No. The construction of the law around a doctor's good faith opinion was motivated firstly by a concern about the health consequences of unwanted pregnancy and backstreet abortion for women and their families, and secondly by an unwillingness to legislate for abortion on demand. Women in Britain cannot obtain abortions 'just because' they want them – doctors have to agree that they are warranted. That there is no right to abortion on demand is illustrated in three ways.
First, the law makes very clear that the decision rests with two doctors, according to their own judgement about the impact of abortion versus childbirth on the woman's physical or mental health.
Second, on the question of the woman's social circumstances, the law does not state that doctors 'must' take account of a woman's environment, but that they 'may' do so. This means that doctors are not compelled to take these broader factors into account.
Third, the Abortion Act allows doctors the right to conscientious objection to authorising or performing abortions, except where this is necessary to save the woman's life or to prevent grave, permanent injury to her health. This means that women do not have the right to demand that any doctor performs an abortion for her.
The Abortion Act legislates that two doctors must decide 'in good faith', that a woman meets the legal requirements for an abortion. It also requires the government to make further provision regarding the certification of such decisions.
These regulations regarding certification currently provide that two doctors must specify on what ground/s an abortion can be provided (with both needing to agree that at least one and the same ground is met) along with providing other prescribed information. Current regulations stipulate that they can do so through filling in a particular official document – the HSA1 form; or by providing the same information on signed certificates.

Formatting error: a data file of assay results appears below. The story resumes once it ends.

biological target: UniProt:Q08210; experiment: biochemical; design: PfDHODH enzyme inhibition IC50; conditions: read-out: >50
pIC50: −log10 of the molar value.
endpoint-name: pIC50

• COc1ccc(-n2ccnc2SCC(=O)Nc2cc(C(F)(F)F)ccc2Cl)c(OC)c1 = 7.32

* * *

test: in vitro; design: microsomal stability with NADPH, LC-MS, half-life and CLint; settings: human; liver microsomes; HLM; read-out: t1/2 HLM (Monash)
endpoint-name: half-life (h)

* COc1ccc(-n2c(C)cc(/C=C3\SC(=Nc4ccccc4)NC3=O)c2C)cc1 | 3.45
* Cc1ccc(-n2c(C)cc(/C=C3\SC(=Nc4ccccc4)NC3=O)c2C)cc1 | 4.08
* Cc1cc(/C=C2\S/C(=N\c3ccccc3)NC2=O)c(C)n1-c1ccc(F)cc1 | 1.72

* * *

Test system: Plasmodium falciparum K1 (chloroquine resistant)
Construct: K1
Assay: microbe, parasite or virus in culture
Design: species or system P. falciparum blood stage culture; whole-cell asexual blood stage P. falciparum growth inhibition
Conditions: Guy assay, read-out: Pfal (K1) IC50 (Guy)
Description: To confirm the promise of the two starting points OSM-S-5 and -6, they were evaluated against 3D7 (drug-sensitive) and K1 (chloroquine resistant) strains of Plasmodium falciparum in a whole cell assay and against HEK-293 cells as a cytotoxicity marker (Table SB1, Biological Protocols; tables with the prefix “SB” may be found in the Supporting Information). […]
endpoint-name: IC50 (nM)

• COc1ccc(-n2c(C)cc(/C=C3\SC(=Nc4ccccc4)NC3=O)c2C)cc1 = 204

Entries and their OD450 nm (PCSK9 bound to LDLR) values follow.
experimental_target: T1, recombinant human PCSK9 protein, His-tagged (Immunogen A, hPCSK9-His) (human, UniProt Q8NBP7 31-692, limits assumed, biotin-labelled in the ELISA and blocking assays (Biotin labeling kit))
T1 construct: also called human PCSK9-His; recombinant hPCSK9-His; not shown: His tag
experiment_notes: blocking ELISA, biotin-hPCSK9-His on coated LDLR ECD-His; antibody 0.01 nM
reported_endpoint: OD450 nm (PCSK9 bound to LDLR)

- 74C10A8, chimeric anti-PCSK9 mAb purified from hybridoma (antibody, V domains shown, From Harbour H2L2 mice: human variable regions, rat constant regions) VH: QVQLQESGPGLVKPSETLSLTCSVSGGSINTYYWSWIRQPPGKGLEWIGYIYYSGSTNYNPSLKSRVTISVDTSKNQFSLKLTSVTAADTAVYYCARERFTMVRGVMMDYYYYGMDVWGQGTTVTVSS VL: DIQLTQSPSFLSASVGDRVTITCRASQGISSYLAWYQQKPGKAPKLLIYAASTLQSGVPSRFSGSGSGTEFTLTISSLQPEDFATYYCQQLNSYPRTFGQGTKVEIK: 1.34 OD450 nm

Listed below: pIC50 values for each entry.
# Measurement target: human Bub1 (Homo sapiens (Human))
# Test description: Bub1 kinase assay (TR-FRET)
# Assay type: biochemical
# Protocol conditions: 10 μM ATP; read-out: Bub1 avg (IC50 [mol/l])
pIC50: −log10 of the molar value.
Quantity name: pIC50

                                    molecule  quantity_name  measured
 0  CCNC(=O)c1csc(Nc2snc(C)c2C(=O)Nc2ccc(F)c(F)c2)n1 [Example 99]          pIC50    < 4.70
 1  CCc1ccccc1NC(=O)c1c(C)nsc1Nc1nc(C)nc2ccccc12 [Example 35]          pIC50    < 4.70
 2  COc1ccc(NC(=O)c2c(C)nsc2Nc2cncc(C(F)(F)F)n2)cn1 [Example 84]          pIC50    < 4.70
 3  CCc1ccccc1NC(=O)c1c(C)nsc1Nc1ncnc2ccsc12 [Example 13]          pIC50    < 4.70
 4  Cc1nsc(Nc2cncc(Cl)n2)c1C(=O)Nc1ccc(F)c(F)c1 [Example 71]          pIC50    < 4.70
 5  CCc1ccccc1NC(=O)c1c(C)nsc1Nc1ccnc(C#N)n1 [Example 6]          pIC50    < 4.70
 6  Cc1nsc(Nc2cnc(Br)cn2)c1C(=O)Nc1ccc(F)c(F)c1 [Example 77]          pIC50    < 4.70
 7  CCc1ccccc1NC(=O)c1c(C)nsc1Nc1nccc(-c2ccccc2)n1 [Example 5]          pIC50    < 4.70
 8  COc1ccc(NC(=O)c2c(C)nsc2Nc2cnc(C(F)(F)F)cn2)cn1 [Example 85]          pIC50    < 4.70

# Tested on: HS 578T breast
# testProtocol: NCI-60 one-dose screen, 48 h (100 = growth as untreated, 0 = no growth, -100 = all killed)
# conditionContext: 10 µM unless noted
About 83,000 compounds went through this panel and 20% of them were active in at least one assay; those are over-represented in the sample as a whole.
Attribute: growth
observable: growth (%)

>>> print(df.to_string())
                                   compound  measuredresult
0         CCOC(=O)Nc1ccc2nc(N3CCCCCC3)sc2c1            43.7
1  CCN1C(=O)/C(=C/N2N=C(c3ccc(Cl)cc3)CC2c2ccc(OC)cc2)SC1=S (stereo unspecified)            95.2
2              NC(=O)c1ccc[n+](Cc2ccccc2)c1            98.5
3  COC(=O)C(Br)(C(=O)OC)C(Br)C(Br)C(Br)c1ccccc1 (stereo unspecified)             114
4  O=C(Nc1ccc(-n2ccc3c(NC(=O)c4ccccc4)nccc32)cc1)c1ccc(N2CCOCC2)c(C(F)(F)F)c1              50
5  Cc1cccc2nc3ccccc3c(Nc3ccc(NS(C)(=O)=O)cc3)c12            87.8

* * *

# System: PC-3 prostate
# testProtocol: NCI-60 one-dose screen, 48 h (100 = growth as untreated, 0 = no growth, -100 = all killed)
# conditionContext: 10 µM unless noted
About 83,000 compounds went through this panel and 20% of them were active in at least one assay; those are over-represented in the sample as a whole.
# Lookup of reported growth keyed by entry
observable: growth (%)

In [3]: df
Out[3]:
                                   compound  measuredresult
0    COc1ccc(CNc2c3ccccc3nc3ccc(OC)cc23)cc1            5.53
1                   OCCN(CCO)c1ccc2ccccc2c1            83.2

It was established in the 1981 case Royal College of Nursing of the United Kingdom v. Department of Health and Social Security that abortion should be considered as a procedure that would be carried out by a medical team comprising doctors, nurses, midwives, and other qualified staff, acting in accordance with good medical practice; and that while a doctor should accept responsibility for 'all stages of the treatment for the termination of pregnancy', he/she did not personally have to conduct every stage of the procedure.
Therefore it has, for many years, been considered good practice for doctors to rely on the information gathered by other members of their team in determining whether a woman meets the criteria for an abortion, just as it is considered good practice for nurses to administer medications.
There is no legal requirement for the doctor personally to examine the woman. That is why there is the option, on the HSA1 form, for both doctors to certify that they have not seen or examined the woman.
This briefing taken from Britain's Abortion Law: What it says, and why, in which legal scholars explain that the attacks on Britain's abortion service in 2012 were based on a misunderstanding of the law, both in spirit and in practice. It can be downloaded here.